Breast milk is precious stuff, its hard to make extra and so if you do manage to or you decide to express for any reason one of the most important things is storing it correctly! I think its most breastfeeding mothers dream to have a freezer full of it to allow them an afternoon or day away or even to make the transition back to work a little easier. I know personally I relied on having a secret stash so that I could ask my husband to do the late feed so I could have some precious sleep on days where it just all got a bit much! The main thing to know is that breast milk is different to cows milk or formula. It is usually thinner in appearance and can vary in colour from a rich creamy colour to a blue-white colour. If left sitting it will generally separate into layers with the creamy milk rising to the top. This is all important to know as to an untrained eye a perfectly fresh batch of breast milk may look odd or off. So firstly when it comes to storage you need to think about what your going to store it in. Generally I would collect expressed milk throughout the day and add it to one container which I would keep in the fridge. I used avent bottles with storage lids as that’s what I had but any clean sterile sealed bottle will do. Then at the end of the day I would decide if I was going to use that milk in the next few days or would I just freeze it. If I was going to freeze it I would put it into 1 to 3 oz portions in lansinoh breast milk storage bags (I never once experienced them leaking so I am happy to recommend them). Follow the instructions on the bag to put the milk in and then label and date the bag (actually label it first because its hard to write on a bag of breast milk…). Then you can store it in accordance with the following storage guidelines: Freshly expressed milk can be kept at:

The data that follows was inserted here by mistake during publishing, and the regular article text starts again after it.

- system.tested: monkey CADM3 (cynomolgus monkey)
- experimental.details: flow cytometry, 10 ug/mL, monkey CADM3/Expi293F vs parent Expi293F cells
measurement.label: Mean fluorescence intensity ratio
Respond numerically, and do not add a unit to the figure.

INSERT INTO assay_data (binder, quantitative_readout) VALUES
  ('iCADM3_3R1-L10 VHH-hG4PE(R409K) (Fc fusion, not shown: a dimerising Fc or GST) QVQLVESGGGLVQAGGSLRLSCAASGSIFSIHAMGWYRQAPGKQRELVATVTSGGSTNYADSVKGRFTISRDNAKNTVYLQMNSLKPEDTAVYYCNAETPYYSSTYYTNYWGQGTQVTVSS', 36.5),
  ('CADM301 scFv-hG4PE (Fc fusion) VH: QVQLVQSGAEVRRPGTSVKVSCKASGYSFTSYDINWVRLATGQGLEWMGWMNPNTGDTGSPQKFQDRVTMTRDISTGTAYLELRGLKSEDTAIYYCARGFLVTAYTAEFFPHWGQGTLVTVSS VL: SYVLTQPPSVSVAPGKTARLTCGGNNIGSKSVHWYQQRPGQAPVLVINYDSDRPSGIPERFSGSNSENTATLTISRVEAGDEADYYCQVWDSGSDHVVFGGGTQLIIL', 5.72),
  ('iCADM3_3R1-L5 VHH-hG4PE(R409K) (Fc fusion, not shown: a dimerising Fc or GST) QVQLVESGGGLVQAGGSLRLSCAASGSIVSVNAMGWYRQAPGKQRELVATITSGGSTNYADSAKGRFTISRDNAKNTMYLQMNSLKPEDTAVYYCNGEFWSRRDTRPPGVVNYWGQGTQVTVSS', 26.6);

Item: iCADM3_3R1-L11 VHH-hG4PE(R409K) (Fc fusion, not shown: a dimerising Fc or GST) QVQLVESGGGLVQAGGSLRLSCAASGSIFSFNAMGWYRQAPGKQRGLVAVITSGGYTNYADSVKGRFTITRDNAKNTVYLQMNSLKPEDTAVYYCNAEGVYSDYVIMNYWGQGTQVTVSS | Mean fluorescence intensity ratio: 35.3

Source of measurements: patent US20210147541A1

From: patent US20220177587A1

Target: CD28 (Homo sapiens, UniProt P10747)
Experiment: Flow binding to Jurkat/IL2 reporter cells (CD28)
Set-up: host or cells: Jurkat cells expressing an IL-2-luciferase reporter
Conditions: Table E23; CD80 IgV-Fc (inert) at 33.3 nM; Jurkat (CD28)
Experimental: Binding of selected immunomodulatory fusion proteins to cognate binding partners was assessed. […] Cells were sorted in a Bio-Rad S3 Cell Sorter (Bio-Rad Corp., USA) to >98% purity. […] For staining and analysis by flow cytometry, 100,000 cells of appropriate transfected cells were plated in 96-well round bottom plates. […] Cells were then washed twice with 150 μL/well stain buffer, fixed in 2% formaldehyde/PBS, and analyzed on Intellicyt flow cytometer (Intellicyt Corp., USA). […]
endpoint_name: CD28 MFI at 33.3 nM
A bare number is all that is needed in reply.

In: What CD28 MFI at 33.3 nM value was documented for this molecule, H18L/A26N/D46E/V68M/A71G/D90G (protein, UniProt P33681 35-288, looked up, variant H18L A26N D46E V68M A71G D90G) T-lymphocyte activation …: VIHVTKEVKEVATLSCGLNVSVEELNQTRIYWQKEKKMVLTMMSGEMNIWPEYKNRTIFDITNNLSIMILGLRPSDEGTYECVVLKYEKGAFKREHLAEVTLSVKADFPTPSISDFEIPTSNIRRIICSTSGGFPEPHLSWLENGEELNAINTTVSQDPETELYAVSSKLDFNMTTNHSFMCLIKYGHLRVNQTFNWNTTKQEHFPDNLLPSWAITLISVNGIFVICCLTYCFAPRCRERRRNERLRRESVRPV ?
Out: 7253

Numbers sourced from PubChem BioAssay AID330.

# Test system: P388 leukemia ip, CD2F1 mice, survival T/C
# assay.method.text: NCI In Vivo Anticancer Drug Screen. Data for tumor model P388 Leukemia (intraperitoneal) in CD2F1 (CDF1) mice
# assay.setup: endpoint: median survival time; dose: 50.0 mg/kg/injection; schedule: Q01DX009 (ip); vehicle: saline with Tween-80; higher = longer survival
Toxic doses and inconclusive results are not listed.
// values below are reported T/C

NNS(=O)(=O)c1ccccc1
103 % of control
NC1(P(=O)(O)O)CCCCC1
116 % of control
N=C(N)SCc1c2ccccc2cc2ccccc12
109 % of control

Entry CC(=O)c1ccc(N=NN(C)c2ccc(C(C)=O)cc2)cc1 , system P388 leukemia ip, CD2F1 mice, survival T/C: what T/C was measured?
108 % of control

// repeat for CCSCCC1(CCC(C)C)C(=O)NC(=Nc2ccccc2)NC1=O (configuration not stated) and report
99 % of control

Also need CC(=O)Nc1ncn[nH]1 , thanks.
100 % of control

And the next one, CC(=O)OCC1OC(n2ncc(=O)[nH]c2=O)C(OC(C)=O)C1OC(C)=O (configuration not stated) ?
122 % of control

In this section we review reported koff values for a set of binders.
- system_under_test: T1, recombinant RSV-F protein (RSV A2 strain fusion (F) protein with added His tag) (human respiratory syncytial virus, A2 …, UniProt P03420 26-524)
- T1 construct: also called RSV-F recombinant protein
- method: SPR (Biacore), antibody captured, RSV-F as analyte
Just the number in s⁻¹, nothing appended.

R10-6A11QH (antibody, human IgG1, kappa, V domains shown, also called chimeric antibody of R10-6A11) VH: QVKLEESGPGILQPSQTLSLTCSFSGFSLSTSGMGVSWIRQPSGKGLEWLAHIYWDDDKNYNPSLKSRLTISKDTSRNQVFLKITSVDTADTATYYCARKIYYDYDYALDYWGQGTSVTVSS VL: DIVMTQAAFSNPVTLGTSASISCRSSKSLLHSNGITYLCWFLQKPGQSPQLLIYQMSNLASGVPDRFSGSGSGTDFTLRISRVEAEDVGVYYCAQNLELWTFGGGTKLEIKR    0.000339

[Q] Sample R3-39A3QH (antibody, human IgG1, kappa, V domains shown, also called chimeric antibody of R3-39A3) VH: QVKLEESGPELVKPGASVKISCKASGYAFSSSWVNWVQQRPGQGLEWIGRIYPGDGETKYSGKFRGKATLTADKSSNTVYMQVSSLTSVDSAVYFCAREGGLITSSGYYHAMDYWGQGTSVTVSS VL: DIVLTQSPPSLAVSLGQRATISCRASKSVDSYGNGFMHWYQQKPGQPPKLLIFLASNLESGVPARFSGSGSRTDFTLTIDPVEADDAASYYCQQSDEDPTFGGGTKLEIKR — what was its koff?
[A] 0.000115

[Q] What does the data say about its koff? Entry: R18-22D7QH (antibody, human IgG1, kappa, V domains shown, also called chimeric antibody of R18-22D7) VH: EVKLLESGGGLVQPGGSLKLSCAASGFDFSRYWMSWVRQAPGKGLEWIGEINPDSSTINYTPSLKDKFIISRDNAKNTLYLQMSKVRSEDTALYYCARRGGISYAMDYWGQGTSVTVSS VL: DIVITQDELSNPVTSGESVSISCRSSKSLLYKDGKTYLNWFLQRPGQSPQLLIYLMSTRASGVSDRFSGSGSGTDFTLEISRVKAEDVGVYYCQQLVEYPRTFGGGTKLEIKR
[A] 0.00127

- room temperature for 6-10hours
- In a fridge for up to five days
- In the freezer compartment of a single door fridge/freezer for two weeks
- In a freezer with separate door to the fridge for 3-4 months
- In a deep freezer for six months
To use frozen breast milk you can leave it to defrost in the fridge for up to 24 hours or else leave it at room temperature for one hour. If you want to use it urgently (lets face it who is organised enough with a baby around to have the gift of foresight…not me anyway!) then you get the freezer storage bag and sit it in a cup of warm water until it is warm enough to give. You can give it at room temperature or body temperature so never boil it! Another handy trick I relied on was leaving it under a running tap of warm water as this seems to do the job quicker but with the new water charges you might be as well try to be prepared! A few things to note is that once you have defrosted breast milk you can only keep it in the fridge for 24 hours and you can’t refreeze it. In this case you would actually be better off give the defrosted milk to your baby and express more and put that in the freezer… waste not want not when it comes to breast milk! Any milk which is put in a bottle and offered to your baby can not be saved for a later feed if they have sucked on that bottle… so only add 2oz portions to a bottle at a time and then add more if after winding they will take more so that you don’t have to ever discard more than an oz or so. When heating fresh breast milk you can just put it into a bottle and sit that bottle in a large cup of warm water until it is at the desired temperature. Never use a microwave to defrost or heat breast milk as it can change the composition of breast milk and cause hot spots in the milk which can burn the babies mouth. When storing breast milk in the fridge make sure not to place it in the door, place it towards the back of the fridge where the temperature is more consistent. Milk which has been stored in the fridge or freezer will need to be swirled to mix the layers back together – this is important as shaking can cause changes in the composition so really its important to stick to the swirling! I hope this helps you breast feeding mums and can act as a reference for expectant mums. Breast feeding is amazing but its important to make it work for you – after all – a happy mummy has a happy baby!